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Other titles in the New Directions in Aesthetics series:
New Directions in Aesthetics #07: Art and Ethical Criticismby Garry L. Hagberg
Synopses & Reviews
Early in his philosophical career, Wittgenstein cryptically remarked that “Ethics and aesthetics are one and the same.” But is “the good” really interchangeable with “the beautiful”? While aesthetics and moral values often do seem to go hand in hand, we all know that the devil is in the details. Art and Ethical Criticism explores these elusive details to shine a scholarly light on the complex relationship between the arts and morality. This groundbreaking work begins with a thorough examination of the historical roots of the concept of ethical criticism as it applies to literature, the visual arts, and music. A series of thought-provoking essays by leading philosophers then delves deeply into the complex network of interconnections between the ethical and aesthetic realms. Areas explored include ways of describing ethical content in the arts; the value of literary case-studies for moral understanding; distinct ethical issues that arise in connection with our exposure to visual art, artifacts, photography, and architecture; and the significance of moral relations as depicted in music and its performance.
The result is a multifaceted, conceptual study that probes into the sublime nature of beauty, art, and morality to reveal that ethics and aesthetics are not one and the same after all – but nor are they, according to any simple division, two. Art and Ethical Criticism is a stimulating and insightful inquiry into contemporary philosophical debates that lie at the intersection of aesthetics and moral philosophy.
Through a series of essays, Art and Ethical Criticism explores the complex relationship between the arts and morality.
About the Author
Garry L. Hagberg is the James H. Ottaway Professor of Philosophy and Aesthetics at Bard College, and in recent years has held a Chair in the School of Philosophy at the University of East Anglia and a visiting fellowship at Cambridge University. He has published and lectured widely; his books include Describing Ourselves: Wittgenstein and Autobiographical Consciousness, Art as Language, and Meaning and Interpretation. He is co-editor of The Blackwell Companion to the Philosophy of Literature (with Walter Jost) and of the journal Philosophy and Literature.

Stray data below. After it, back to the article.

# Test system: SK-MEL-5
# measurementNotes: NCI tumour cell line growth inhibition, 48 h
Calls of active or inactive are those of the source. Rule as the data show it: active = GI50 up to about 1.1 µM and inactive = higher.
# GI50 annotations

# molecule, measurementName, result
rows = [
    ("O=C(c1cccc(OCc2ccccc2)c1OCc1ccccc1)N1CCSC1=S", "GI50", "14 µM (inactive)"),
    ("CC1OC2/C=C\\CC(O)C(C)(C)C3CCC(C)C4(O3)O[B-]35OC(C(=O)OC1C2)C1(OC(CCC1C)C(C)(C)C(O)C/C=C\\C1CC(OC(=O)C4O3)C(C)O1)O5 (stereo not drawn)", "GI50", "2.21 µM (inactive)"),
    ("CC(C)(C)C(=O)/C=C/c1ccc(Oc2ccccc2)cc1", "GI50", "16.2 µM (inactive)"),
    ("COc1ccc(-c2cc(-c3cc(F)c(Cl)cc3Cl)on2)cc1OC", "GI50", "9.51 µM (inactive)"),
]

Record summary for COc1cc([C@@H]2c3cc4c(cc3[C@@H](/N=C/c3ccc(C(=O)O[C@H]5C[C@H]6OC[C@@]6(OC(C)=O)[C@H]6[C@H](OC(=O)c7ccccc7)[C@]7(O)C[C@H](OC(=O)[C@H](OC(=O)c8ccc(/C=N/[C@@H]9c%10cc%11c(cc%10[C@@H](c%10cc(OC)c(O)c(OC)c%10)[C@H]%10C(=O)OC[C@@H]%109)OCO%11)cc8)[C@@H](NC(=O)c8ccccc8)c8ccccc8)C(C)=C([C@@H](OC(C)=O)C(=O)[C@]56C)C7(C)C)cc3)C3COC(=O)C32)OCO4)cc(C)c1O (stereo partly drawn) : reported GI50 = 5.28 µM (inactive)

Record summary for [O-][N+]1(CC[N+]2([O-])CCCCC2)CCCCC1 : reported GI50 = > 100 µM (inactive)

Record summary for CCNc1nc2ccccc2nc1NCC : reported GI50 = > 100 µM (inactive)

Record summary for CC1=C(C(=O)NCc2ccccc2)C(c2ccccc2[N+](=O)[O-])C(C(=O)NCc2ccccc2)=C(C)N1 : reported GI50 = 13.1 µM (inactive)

Table of Contents
Notes on Contributors vii
Part I: Historical Foundations 1
1 Is Ethical Criticism a Problem? A Historical Perspective 3
Part II: Conceptions of Ethical Content 33
2 Narrative and the Ethical Life 35
3 A Nation of Madame Bovarys: On the Possibility and Desirability of Moral Improvement through Fiction 63
4 Empathy, Expression, and What Artworks Have to Teach 95
Part III: Literature and Moral Responsibility 123
5 "Solid Objects," Solid Objections: On Virginia Woolf and Philosophy 125
6 Disgrace: Bernard Williams and J. M. Coetzee 144
7 Facing Death Together: Camus's The Plague 163
Part IV: Visual Art, Artifacts, and the Ethical Response 185
8 Staying in Touch 187
9 Susan Sontag, Diane Arbus, and the Ethical Dimensions of Photography 211
10 Ethical Judgments in Museums 229
Part V: Music and Moral Relations 243
11 Cosi's Canon Quartet 245
12 Jazz Improvisation and Ethical Interaction: A Sketch of the Connections 259
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